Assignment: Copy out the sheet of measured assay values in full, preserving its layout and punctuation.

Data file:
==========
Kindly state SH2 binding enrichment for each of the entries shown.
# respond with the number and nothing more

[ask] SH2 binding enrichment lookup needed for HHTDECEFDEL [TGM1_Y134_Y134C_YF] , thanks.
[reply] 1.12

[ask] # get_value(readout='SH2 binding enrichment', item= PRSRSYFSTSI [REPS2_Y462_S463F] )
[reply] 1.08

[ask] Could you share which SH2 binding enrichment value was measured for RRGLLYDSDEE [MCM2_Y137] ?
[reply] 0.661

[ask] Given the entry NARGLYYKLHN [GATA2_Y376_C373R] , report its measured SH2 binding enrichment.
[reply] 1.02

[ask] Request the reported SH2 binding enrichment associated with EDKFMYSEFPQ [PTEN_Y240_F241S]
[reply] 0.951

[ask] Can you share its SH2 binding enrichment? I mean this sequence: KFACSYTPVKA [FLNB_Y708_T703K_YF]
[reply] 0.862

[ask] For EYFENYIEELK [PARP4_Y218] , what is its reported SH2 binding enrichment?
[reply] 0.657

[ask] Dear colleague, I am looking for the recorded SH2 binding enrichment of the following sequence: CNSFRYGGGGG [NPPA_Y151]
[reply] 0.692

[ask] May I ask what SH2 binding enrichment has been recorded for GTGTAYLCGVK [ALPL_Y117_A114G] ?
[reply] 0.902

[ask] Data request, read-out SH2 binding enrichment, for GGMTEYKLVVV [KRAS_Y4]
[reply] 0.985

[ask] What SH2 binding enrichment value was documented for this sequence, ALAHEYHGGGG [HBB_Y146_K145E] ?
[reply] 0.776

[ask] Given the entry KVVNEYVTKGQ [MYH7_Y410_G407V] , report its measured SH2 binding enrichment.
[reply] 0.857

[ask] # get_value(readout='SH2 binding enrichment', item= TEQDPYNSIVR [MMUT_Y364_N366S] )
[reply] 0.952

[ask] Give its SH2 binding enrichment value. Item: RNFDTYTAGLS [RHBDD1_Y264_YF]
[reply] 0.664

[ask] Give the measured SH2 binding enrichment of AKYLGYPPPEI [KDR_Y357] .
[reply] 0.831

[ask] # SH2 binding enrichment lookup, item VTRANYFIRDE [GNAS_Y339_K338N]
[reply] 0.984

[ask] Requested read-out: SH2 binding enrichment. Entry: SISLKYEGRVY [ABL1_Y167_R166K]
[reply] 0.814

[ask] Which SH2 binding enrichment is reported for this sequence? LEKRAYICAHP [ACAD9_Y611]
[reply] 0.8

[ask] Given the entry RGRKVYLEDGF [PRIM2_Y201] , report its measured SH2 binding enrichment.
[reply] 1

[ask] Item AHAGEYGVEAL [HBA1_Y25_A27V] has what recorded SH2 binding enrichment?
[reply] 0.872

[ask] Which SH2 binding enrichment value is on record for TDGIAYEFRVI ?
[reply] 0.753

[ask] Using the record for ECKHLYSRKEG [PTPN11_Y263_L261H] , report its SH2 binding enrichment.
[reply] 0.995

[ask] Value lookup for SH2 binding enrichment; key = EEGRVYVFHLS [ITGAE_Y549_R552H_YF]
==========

Kindly state SH2 binding enrichment for each of the entries shown.
# respond with the number and nothing more

[ask] SH2 binding enrichment lookup needed for HHTDECEFDEL [TGM1_Y134_Y134C_YF] , thanks.
[reply] 1.12

[ask] # get_value(readout='SH2 binding enrichment', item= PRSRSYFSTSI [REPS2_Y462_S463F] )
[reply] 1.08

[ask] Could you share which SH2 binding enrichment value was measured for RRGLLYDSDEE [MCM2_Y137] ?
[reply] 0.661

[ask] Given the entry NARGLYYKLHN [GATA2_Y376_C373R] , report its measured SH2 binding enrichment.
[reply] 1.02

[ask] Request the reported SH2 binding enrichment associated with EDKFMYSEFPQ [PTEN_Y240_F241S]
[reply] 0.951

[ask] Can you share its SH2 binding enrichment? I mean this sequence: KFACSYTPVKA [FLNB_Y708_T703K_YF]
[reply] 0.862

[ask] For EYFENYIEELK [PARP4_Y218] , what is its reported SH2 binding enrichment?
[reply] 0.657

[ask] Dear colleague, I am looking for the recorded SH2 binding enrichment of the following sequence: CNSFRYGGGGG [NPPA_Y151]
[reply] 0.692

[ask] May I ask what SH2 binding enrichment has been recorded for GTGTAYLCGVK [ALPL_Y117_A114G] ?
[reply] 0.902

[ask] Data request, read-out SH2 binding enrichment, for GGMTEYKLVVV [KRAS_Y4]
[reply] 0.985

[ask] What SH2 binding enrichment value was documented for this sequence, ALAHEYHGGGG [HBB_Y146_K145E] ?
[reply] 0.776

[ask] Given the entry KVVNEYVTKGQ [MYH7_Y410_G407V] , report its measured SH2 binding enrichment.
[reply] 0.857

[ask] # get_value(readout='SH2 binding enrichment', item= TEQDPYNSIVR [MMUT_Y364_N366S] )
[reply] 0.952

[ask] Give its SH2 binding enrichment value. Item: RNFDTYTAGLS [RHBDD1_Y264_YF]
[reply] 0.664

[ask] Give the measured SH2 binding enrichment of AKYLGYPPPEI [KDR_Y357] .
[reply] 0.831

[ask] # SH2 binding enrichment lookup, item VTRANYFIRDE [GNAS_Y339_K338N]
[reply] 0.984

[ask] Requested read-out: SH2 binding enrichment. Entry: SISLKYEGRVY [ABL1_Y167_R166K]
[reply] 0.814

[ask] Which SH2 binding enrichment is reported for this sequence? LEKRAYICAHP [ACAD9_Y611]
[reply] 0.8

[ask] Given the entry RGRKVYLEDGF [PRIM2_Y201] , report its measured SH2 binding enrichment.
[reply] 1

[ask] Item AHAGEYGVEAL [HBA1_Y25_A27V] has what recorded SH2 binding enrichment?
[reply] 0.872

[ask] Which SH2 binding enrichment value is on record for TDGIAYEFRVI ?
[reply] 0.753

[ask] Using the record for ECKHLYSRKEG [PTPN11_Y263_L261H] , report its SH2 binding enrichment.
[reply] 0.995

[ask] Value lookup for SH2 binding enrichment; key = EEGRVYVFHLS [ITGAE_Y549_R552H_YF]